Here's something I won't do to make up for that projected 10% pay cut I'm going to get next year:
A high school teacher in Little Rock has resigned after school officials learned she pleaded guilty in November to a prostitution charge...
Islam said she was desperate for money and originally thought she was just going to work for a dating service. She pleaded guilty on Nov. 5 and was given a suspended 90-day sentence and a $640 fine...
Islam, who was in the fifth year of her teacher career, told Fox16.com that she hopes this attention doesn't affect her ability to find another job.
I'm always very conflicted about such stories. On one hand, if her students had ever found out, I can see how that could impact classroom discipline--thus making it the district's business. On the other hand, what consenting adults do in their free time should be no concern of the school district (see this post from almost 3 years ago). But, you might say, she broke the law! And that's true, but lots of teachers break the law (often while driving) and they don't get suspended or fired.
Is there a difference between what this teacher has done vs. the butt-print artist (see link two sentences above)? Is one situation, if known, more likely to create a classroom disruption than the other?
I always come back to the unanswered question--where is the line drawn for teachers? What conduct can get you fired and what can't? If some "morals clause" is invoked, how would you address this scenario:
A male teacher in a very conservative area (say, Utah or something) is spotted at a gay pride parade--wearing Daisy Dukes, waving the rainbow flag, belting out It's Raining Men like there's no tomorrow. He may even appear in a picture in the local newspaper.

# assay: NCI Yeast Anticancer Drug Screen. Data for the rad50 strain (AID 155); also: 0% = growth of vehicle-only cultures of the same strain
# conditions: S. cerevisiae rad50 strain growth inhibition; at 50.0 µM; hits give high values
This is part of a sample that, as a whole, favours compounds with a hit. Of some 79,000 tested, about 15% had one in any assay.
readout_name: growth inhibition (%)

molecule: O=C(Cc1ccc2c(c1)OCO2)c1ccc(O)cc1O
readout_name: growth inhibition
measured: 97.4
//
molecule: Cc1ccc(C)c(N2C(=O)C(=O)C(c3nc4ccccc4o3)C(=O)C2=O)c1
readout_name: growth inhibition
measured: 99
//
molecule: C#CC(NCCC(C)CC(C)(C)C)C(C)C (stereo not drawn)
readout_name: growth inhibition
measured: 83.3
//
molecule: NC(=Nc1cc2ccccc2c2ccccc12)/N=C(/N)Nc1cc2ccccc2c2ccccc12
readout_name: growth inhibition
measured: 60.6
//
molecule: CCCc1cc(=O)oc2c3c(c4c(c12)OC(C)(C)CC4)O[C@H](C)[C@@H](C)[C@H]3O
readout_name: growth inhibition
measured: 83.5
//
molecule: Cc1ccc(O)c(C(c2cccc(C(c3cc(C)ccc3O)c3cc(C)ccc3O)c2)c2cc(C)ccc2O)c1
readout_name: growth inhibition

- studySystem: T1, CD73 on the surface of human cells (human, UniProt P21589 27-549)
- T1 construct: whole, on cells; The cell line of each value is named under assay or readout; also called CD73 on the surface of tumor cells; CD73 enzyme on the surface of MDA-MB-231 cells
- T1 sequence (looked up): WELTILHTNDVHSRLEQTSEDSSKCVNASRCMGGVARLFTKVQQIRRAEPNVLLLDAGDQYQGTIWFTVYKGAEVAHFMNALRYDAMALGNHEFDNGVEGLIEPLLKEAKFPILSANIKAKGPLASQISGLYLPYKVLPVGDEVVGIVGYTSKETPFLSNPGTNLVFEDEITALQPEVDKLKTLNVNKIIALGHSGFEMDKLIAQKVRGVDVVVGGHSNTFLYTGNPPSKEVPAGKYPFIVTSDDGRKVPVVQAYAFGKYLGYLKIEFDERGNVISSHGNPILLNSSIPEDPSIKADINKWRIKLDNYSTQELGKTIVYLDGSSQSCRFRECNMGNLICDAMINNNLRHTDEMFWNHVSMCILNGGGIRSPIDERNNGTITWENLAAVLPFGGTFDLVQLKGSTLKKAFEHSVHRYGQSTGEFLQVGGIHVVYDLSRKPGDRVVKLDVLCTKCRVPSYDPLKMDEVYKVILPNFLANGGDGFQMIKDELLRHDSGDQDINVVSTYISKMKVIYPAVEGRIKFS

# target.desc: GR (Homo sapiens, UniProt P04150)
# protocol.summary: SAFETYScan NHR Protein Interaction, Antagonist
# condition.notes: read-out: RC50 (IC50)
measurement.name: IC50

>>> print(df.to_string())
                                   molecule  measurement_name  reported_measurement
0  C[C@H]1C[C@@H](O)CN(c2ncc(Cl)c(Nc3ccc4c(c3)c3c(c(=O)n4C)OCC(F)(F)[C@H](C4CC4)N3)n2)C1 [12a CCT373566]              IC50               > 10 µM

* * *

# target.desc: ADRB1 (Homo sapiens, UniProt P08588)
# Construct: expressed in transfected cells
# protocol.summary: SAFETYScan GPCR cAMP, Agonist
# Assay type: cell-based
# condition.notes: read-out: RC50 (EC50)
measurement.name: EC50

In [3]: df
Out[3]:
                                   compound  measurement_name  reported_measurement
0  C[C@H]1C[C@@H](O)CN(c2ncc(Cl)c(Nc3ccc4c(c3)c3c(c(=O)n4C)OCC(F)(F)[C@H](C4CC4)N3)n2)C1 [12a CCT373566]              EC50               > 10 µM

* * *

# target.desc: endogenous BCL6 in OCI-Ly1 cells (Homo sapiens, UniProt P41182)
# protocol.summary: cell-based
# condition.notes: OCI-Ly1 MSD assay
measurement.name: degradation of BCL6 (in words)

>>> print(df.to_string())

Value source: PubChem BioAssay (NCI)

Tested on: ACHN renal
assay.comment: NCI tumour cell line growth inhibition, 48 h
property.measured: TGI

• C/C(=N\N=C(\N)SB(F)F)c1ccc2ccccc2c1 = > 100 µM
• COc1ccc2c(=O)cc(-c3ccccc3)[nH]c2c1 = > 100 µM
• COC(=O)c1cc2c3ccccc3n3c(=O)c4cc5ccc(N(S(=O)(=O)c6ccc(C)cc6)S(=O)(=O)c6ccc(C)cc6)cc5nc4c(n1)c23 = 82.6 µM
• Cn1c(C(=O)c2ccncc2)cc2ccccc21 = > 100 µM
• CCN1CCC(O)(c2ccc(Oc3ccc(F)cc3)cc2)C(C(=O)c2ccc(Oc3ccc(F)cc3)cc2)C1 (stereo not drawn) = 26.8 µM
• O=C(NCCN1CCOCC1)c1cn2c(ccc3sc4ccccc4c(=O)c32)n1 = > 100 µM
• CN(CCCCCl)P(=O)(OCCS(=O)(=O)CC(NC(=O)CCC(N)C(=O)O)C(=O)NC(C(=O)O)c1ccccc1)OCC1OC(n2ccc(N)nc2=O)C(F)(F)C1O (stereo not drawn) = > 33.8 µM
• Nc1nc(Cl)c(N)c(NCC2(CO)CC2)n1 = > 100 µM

Should the teacher be fired? If yes, why? If no, should Ms. Islam have been fired? Should the butt-print artist have been fired? If you say no to all of them, under what circumstances could a teacher's off-duty behavior get them fired? If you say yes to all of them, at what point (if any) is a (mere) teacher entitled to any sort of adult life outside of school?
What about this scenario:
A female teacher has an affair with a married man. This affair is eventually discovered and word gets around the community.
Should this teacher be fired? How about this one:
A local teacher protests in front of the local grocery store, carrying a sign claiming that the president is a Kenyan-born impostor.
And this one?
A teacher works a side job at a (legal in California) medical marijuana dispensary in order to supplement her income due to a pay cut. The feds raid the place, it makes big news.
At some point, expecting teachers to be saints or the Cleaver Family or something similar is just not, to use a word currently in vogue, sustainable. Where is that point? Where is the line to be crossed? (sorry, math humor there)